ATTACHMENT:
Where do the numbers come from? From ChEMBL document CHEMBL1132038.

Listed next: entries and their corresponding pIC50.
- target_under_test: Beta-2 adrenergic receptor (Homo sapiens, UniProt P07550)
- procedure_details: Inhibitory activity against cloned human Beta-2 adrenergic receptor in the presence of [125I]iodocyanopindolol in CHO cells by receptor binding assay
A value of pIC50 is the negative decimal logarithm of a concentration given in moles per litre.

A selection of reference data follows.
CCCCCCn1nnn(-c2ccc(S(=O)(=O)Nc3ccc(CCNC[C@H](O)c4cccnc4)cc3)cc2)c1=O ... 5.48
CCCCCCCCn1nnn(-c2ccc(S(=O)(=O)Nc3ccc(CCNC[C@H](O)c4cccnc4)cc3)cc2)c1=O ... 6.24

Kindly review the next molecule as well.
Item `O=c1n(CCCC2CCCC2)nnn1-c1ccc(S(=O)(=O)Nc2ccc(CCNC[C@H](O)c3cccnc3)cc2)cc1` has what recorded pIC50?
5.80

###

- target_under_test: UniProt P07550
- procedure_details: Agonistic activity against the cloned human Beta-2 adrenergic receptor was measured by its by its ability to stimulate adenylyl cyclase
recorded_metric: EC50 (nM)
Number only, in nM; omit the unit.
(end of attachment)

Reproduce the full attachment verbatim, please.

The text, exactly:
Where do the numbers come from? From ChEMBL document CHEMBL1132038.

Listed next: entries and their corresponding pIC50.
- target_under_test: Beta-2 adrenergic receptor (Homo sapiens, UniProt P07550)
- procedure_details: Inhibitory activity against cloned human Beta-2 adrenergic receptor in the presence of [125I]iodocyanopindolol in CHO cells by receptor binding assay
A value of pIC50 is the negative decimal logarithm of a concentration given in moles per litre.

A selection of reference data follows.
CCCCCCn1nnn(-c2ccc(S(=O)(=O)Nc3ccc(CCNC[C@H](O)c4cccnc4)cc3)cc2)c1=O ... 5.48
CCCCCCCCn1nnn(-c2ccc(S(=O)(=O)Nc3ccc(CCNC[C@H](O)c4cccnc4)cc3)cc2)c1=O ... 6.24

Kindly review the next molecule as well.
Item `O=c1n(CCCC2CCCC2)nnn1-c1ccc(S(=O)(=O)Nc2ccc(CCNC[C@H](O)c3cccnc3)cc2)cc1` has what recorded pIC50?
5.80

###

- target_under_test: UniProt P07550
- procedure_details: Agonistic activity against the cloned human Beta-2 adrenergic receptor was measured by its by its ability to stimulate adenylyl cyclase
recorded_metric: EC50 (nM)
Number only, in nM; omit the unit.